The King is Coming…

The I have some great news for you this morning. It’s being announced today that the Queen is coming to visit Wolverhampton. More than that, she’s coming here, to Ettingshall: In fact, she’s going to open our lift. She’ll be the first person to ride in it, and we’ll put up a little plaque saying that she did and we are going to have the best time getting ready for it because there’s going to be a reception and they’re going to re-tarmac the drive and landscape it, and we’ll have a do in the parish hall which we will need to repaint – did you know that the Queen thinks the whole world smells of emulsion? It’s true. Anyway, they’re going to close the roads and sweep up the leaves and hat sales are going to go through the roof (and that’s just me) and my Mum’s going to buy me a new cassock and I promise I’ll lose weight this time and we will make absolutely sure that we will be ready for this, because it’s massive. It’s so important, and it’s going to be all over the Express and Star, and the Local and National TV are going to be here. It’s happening in fifteen months time. I am just so excited.

It’s being announced this morning that the King of the entire Universe is coming to visit Wolverhampton. More than that, he’s coming to Ettingshall. And we are going to have the best time getting ready for this, because there’s going to be reception and they’re going to make straight the highways and clean all the pathways, and we’ll have a do right here – did you know that the King thinks the whole world smells of Incense? It’s true. Anyway, we’re going to close the roads and sweep up the leaves and hat sales are going to go through the roof, and we will make absolutely sure that we are ready for this, because it’s massive. It’s so important, it’s the most important thing ever, and it’s not going to go near the Express and Star, and the local and National TV will not be remotely interested. It’s happening in about fifteen minutes’ time. I am just so excited. 

Or am I?

Jesus, our King, comes to visit us quite a lot. In fact, he’s always here, in his word, in his sacrament, in each other. He’s here, now. He is completely available to us. And yet I bet that when I said the Queen was coming to open the lift I bet your heart skipped a beat. When you realized where I was going with the Jesus bit, I would imagine that you were not as excited. The reason? We don’t get to see the Queen that often in this part of Wolverhampton. I’ve once been in the same room as her, when she opened the new session of General Synod last year. I have met her son, once, when he came to visit St Stephen’s House in Oxford. (Interesting fact – when the Prince of Wales visits you, you have to turn off your central heating and open the windows so that the temperature inside is the same as it is outside – it’s to stop him getting colds. And I’ve blown it, because that’s the one thing you are going to remember from this sermon instead of how important the Kingship of Jesus is.)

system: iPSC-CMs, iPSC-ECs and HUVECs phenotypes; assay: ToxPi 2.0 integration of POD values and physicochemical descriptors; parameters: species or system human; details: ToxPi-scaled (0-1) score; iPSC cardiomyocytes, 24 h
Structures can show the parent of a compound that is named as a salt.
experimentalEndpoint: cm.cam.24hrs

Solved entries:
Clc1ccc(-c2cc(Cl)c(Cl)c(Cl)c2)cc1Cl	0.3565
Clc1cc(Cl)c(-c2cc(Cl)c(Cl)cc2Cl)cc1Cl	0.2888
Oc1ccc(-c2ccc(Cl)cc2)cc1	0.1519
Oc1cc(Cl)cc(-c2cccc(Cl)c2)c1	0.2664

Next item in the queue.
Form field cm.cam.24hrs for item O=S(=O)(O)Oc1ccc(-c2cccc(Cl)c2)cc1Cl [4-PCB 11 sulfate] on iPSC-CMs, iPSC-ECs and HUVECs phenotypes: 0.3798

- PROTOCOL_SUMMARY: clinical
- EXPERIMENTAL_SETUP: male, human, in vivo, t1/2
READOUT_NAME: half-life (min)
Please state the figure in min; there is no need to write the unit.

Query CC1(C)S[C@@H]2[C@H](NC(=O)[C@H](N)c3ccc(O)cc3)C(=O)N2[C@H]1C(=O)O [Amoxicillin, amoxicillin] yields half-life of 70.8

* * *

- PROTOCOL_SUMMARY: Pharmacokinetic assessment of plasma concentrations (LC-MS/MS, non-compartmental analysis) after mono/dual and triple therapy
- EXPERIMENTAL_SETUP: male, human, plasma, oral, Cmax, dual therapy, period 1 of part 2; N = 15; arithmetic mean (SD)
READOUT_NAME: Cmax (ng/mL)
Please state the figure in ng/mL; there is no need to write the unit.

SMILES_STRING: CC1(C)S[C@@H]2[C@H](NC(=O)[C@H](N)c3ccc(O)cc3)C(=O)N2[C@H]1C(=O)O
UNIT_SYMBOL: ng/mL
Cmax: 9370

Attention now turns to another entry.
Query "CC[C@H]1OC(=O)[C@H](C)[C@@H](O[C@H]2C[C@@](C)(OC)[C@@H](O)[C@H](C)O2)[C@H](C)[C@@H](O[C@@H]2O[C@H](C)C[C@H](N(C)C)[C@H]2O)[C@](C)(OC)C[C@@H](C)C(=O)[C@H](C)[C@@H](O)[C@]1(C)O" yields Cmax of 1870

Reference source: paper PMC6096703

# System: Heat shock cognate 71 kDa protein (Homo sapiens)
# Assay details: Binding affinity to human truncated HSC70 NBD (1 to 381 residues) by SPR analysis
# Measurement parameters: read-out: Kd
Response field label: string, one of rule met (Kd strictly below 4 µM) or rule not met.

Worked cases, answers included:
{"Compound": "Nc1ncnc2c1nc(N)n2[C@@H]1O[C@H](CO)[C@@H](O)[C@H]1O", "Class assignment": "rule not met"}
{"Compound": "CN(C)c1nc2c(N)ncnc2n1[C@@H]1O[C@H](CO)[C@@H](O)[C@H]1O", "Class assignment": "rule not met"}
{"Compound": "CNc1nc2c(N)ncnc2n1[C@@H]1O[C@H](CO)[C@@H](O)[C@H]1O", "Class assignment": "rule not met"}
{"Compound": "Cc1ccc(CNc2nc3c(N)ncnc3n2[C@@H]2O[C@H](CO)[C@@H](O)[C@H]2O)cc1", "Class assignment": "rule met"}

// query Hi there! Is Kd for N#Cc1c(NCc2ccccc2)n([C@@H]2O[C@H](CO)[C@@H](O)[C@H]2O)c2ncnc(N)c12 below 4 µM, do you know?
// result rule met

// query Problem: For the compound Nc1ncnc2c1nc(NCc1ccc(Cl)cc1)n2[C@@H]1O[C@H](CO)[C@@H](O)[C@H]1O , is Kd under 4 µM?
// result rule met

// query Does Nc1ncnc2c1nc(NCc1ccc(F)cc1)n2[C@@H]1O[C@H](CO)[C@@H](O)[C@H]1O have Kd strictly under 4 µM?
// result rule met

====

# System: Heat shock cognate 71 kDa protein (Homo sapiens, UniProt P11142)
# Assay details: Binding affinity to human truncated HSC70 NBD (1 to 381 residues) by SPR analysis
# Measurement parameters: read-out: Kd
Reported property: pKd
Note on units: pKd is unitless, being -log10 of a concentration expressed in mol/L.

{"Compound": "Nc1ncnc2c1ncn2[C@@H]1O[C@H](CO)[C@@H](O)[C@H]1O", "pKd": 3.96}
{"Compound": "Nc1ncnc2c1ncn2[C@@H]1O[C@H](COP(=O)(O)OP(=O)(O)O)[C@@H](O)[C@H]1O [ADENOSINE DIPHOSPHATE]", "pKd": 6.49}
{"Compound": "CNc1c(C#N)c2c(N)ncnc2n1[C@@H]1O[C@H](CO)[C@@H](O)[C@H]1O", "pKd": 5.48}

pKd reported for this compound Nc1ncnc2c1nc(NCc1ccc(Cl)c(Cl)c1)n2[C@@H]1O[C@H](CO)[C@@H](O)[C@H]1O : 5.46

The other thing is that we aren’t used to Kings behaving the way Jesus behaves. We aren’t used to seeing kings being led away to be executed like common criminals. We aren’t used to seeing Kings teaching, healing, befriending sinners like us. We aren’t used to hearing Kings saying as they die, that those who have killed him are forgiven. He’s a long, long way from any king we might recognize. 

And yet….and yet… a King he is. Not just a King, either, but the King, the King of everything, the King of everyone, whether they know it or not, the king of the universe. And the reason we find it difficult to work that one out is that this King comes to us, in about fifteen minutes, looking like a piece of bread, looking like a chalice of wine. That’s because he wants to feed us, this morning, with his own body and blood, so that we don’t grow faint on the journey. And then, later on, we will enthrone him, on the altar, and adore him, and he will give us his blessing. And all of that would be wonderful, if it wasn’t so terrifying. 
Terrifying? This is not merely some benign, soft-hearted, favourite-uncle kind of King showing up. This is the King of all things, a king who has a claim on us. If to this Jesus is given all power in heaven and on earth:
if all of us, who he has bought out of slavery through his death on the cross; 

If all of this it true, then there isn’t a single part of any of us that is not subject to him. 

Christ the King has a claim on our minds, which should think of him often, and explore his words frequently, and with delight;

Christ the King has a claim on our hearts, which should love him above everything else.

Christ the King has a claim on our bodies, which should be used to serve others as he did, and to be subject to his will in all things;

Christ the King has a claim on our possessions, which should be used to his greater glory and for the advance of his kingdom here on earth. 

Today is the last Sunday of the Church’s year. The next time we celebrate the Mass on a Sunday, a new year will have begun. Advent will usher in a new season of hope, expectation, excitement and anticipation, and we will indeed clear the roadways and sweep the rubbish from our souls. Why? Because although the Queen isn’t actually coming, the King is, for the state opening of our hearts. He’s coming in fifteen minutes – and he’s coming in thirty-five days. Let’s be ready. 

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